Registered with the Registrar of Newspapers for India under R.N.I 53640/91
Vol. XXXI No. 10, September 1-15, 2021
When the times demand a change, Chennai has always changed. That accounts for the growth and continued relevance of this city. It is not one of those metros that forever live in past glory and at the same time it is not of the kind that abandons its past to get on with the future. Madras Day 2021 was perhaps the best illustration of this unique trait of Chennai. The pandemic did not deter the celebrants and at the same time, there was a judicious mix of the real and virtual. The events were by and large online, but not so the return gifts to the city, which were in reality hybrid. We give below a few examples:
Chennai Gaga, run by Sujatha Tarakesan put out some lovely T shirts, a badge and coasters. The last named were all themed on various aspects of our city. Those who are interested may contact them at firstname.lastname@example.org
Mahaxarts designed a beautiful set of bookmarks, each based on one heritage building of the city. The bookmarks carried brief notes on what is the significance of the structure featured. And each piece of text had a book or some other source painstakingly referenced. Mahaxarts can be contacted at 6382553578.
The US Consulate, together with Dr S Suresh, well-known historian, put together a video tracing the American connection to Chennai. The whole programme is structured as a virtual tour. It will be recalled that the US Consulate has over the years been a steady supporter of Madras Day, fashioning each year some very creative programmes. They also have a Muthiah Corner in the library within the consulate.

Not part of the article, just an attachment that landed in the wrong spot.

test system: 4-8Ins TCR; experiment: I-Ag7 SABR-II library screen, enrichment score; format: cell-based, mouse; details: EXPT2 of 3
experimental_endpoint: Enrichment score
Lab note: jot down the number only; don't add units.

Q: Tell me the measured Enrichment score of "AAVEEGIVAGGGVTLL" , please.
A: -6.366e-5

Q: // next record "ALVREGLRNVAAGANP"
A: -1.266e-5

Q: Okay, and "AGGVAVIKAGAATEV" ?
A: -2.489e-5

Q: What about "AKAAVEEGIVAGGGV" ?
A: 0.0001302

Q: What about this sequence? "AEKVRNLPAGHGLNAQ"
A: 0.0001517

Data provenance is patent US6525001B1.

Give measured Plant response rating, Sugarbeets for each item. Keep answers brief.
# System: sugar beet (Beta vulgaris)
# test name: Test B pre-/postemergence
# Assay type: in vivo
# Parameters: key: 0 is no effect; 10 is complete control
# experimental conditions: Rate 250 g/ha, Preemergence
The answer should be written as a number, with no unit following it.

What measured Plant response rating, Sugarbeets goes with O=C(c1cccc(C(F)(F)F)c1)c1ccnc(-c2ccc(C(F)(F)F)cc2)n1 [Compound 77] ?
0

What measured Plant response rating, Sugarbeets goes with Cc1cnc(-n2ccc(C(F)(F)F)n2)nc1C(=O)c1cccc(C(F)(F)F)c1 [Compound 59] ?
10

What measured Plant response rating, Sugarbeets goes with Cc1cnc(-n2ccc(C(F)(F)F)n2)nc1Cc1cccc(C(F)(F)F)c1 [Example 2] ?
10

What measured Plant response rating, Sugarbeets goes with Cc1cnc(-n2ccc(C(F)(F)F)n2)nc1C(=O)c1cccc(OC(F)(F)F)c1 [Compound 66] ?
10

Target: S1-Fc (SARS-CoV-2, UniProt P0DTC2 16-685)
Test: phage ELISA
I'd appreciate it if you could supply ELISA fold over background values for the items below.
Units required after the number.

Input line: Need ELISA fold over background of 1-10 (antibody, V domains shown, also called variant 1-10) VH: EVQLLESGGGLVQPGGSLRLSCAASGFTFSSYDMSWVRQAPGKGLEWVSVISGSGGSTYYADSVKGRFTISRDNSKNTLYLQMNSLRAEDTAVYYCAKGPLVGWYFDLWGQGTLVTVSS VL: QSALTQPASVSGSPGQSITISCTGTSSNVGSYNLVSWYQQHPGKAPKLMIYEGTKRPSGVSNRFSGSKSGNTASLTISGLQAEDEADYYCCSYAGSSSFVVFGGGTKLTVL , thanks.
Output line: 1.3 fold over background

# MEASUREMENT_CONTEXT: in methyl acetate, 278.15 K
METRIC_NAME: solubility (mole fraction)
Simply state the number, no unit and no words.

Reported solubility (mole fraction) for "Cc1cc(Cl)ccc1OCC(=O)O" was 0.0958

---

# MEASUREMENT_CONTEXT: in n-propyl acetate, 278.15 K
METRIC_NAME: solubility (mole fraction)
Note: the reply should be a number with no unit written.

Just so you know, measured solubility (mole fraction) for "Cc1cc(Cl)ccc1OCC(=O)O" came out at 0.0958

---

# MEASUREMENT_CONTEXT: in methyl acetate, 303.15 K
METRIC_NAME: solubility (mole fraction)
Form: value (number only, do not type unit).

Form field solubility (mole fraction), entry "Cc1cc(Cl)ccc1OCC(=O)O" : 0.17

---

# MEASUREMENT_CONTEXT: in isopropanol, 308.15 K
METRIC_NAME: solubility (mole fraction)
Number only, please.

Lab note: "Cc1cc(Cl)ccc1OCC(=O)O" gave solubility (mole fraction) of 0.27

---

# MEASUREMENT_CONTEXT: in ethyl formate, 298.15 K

Srivatsan Sankaran of Madras Photo Bloggers did something unique – he has for the past few years created a photography course for the hearing impaired and this year, in what must be a first for the city and perhaps the whole of India, he structured a photo bloggers’ walk for the hearing impaired. There were events held at various places including the Madras Literary Society and the Phoenix Mall.
What will Ramanujar Moulana and the Cycling Yogis’ gift for Madras Week be is a question that comes up by the month of June or so each year. And they did not disappoint – a booklet carrying details of the city’s medical history fashioned as cycling trails. It is the sixth publication in as many years and as many Madras Days. Kudos to the team that brings out these.
As in past years the Murugappa Group Madras Quotient Quiz was held on August 29th. Over 3,500 registrations were received and with a multiple-choice questions preliminary that eliminated several, eight made it to the finals. The winners were Tejas Venkataramanan (1st), Karthik A. Bhatt (2nd) and Raja Sheila Rajarajan and Akash V. Rajagopal (3rd).
We are sure there was a lot more happening, but we present here details as received by us. In short it was a Madras Day to remember.
Last but not least, former tennis champion, and the first Indian woman to be Asia’s top seed, Lakshmi Mahadevan sent us this photograph of a beautiful glass dish, one which a map of Madras is printed. Made in England, it according to Lakshmi is at least 75 years old. That is one of the joys of Madras Week – you get to unearth gems of the past, apart from celebrating the present and looking forward to the future.